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Here’s What Critics of the FBI’s Counterintelligence Investigation of Trump Miss

The J. Edgar Hoover FBI Building in Washington, D.C. (Jim Bourg/REUTERS)

This post is a couple days late, and the news cycle is moving on at its typical lightning speed, but I still wanted to reply to Rich Lowry’s response to my argument that it was proper and prudent for the FBI to open a counterintelligence investigation of the president. I fear that we’re going to have to agree to disagree. Rich gets the practical problem mostly right. It does present obvious difficulties when the FBI investigates its ultimate boss — even when that investigation is directly supervised by someone else. But I still think he misses the law, and the law is what defines the FBI’s mission.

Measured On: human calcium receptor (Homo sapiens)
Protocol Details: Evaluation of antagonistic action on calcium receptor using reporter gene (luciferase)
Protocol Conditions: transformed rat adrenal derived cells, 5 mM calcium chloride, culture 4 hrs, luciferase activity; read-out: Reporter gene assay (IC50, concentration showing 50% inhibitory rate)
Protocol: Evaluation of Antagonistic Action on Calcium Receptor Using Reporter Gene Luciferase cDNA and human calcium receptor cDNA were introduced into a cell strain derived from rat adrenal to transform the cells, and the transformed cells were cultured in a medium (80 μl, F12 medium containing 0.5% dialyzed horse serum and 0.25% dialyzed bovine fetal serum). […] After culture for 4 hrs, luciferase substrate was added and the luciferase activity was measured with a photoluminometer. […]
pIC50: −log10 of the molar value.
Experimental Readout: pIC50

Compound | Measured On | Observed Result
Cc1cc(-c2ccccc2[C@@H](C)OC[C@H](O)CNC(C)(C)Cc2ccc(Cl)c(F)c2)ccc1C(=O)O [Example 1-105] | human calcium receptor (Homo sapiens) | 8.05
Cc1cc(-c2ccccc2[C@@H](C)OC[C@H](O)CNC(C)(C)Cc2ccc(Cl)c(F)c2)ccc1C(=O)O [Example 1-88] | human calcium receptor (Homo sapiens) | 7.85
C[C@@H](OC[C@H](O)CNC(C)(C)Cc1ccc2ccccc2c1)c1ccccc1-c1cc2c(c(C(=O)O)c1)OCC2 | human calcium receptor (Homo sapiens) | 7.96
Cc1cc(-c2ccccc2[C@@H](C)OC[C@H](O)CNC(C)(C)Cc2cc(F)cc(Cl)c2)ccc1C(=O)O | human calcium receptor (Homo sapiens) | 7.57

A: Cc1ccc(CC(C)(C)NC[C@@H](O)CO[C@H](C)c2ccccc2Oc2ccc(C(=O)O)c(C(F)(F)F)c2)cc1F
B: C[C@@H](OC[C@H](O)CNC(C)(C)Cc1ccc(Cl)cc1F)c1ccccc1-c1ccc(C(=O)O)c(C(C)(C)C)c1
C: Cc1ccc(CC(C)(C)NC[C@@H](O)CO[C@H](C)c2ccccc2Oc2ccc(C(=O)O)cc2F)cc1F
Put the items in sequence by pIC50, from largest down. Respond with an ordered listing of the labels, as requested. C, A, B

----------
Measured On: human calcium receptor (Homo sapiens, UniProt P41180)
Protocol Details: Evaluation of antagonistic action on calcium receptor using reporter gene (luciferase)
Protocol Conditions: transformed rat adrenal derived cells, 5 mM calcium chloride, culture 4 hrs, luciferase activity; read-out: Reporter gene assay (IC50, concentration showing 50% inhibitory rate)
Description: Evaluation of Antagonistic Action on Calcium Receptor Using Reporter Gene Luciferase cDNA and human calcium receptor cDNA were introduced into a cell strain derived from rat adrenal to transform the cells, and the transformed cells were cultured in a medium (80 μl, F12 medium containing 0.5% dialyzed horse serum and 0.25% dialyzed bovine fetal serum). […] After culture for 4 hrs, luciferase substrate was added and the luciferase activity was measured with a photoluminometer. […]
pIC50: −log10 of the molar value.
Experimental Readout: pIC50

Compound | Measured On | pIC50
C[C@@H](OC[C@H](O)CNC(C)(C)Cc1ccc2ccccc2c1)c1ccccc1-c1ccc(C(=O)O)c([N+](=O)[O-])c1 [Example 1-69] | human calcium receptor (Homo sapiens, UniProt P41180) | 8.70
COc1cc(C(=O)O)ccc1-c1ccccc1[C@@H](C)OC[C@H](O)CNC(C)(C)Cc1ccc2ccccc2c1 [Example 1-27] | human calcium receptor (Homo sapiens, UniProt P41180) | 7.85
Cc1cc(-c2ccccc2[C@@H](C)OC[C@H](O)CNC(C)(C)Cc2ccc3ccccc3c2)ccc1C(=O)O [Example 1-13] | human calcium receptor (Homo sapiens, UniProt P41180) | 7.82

A combination of statutes (passed through Congress, obviously), regulations, and presidential orders have created a specific counterintelligence mission and structure. This counterintelligence mission has been carefully defined, the FBI’s role in domestic operations has been carefully defined, and prior presidents have provided additional precise guidance. Here’s the crucial consideration — neither the Constitution nor the relevant statutes exempt the president from their scope. A president can be a threat to national security as that term is defined in the relevant policy guidance. A president — as a human being who is subject to potential corruption and foreign influence — can indeed act “on behalf of foreign powers.” Congress can and should investigate the president, but so can and so should the agency that Congress created and abundantly-resourced for precisely the purpose of conducting counterintelligence activities.